• ‘That unequal distribution of income exacerbated an already widening gulf in income.’
      • ‘But for all that Bush needed him, the relationship remained unequal.’
      • ‘What was the role of the media in creating those unequal conditions?’
      • ‘This only ends up securing unequal, repressive, and intolerant societies.’
      • ‘It is taxation by the back door, but it is an unequal and largely regressive tax.’
      • ‘Land distribution is among the most unequal in Latin America.’
      unfair, unjust, random, disproportionate, inequitable, biased, prejudiced
      one-sided, uneven, unfair, unjust, inequitable, ill-matched, unbalanced, lopsided
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  • 2unequal toLacking the ability or resources to cope with.

    ‘she felt unequal to the task before her’
    • ‘Bush is determined to keep the dynamism vibrant and to encourage and empower the poor to take part in it, rather than to suggest that they are unequal to the task.’
    • ‘Where law enforcement agencies are unequal to a task, it is the community that should rise as a man to fill in the breach.’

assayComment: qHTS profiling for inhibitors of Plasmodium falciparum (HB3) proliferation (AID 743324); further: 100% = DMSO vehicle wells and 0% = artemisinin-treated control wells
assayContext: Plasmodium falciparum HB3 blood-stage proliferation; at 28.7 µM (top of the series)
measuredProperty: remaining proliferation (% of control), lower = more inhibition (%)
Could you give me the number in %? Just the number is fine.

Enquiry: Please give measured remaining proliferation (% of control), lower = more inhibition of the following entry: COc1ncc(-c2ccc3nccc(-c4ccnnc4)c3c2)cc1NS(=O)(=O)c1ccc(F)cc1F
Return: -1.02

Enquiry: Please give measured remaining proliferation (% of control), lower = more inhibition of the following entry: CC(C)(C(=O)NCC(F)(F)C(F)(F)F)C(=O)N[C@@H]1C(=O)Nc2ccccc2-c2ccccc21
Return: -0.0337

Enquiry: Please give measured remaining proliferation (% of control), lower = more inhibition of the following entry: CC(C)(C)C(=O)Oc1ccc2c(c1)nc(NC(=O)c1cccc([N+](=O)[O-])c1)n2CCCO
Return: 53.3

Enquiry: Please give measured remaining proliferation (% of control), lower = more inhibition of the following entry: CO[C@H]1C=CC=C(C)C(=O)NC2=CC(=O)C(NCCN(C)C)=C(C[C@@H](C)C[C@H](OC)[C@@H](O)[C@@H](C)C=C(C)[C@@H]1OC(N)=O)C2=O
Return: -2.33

• ‘For literary theoreticians, it is axiomatic that language is unequal to the task of encompassing reality.’
    • ‘There was little in the way of theory or methodology to support it - merely a sense that by themselves the individual disciplines were unequal to the task of analyzing a culture in search of itself.’
    • ‘The reality may be that any combination of politicians will be unequal to the task of managing progress in a country which relies so heavily on litigation as a means of conflict resolution.’
    • ‘To attack this amorphous target the Kriegsmarine applied all its resources over the winter of 1940-1, but they were unequal to the task.’
    • ‘Two of the mercenaries have taken it upon themselves to carry him, his diminutive legs being unequal to the task of running through marketplaces.’
    • ‘His father having died years before, Buck is suddenly alone, and pathetically unequal to the task.’
    • ‘It was obvious to everyone in Washington that the existing navy was unequal to the task of effective blockade.’
    • ‘When the time comes for classical elements like story and character to take over, they are unequal to the task.’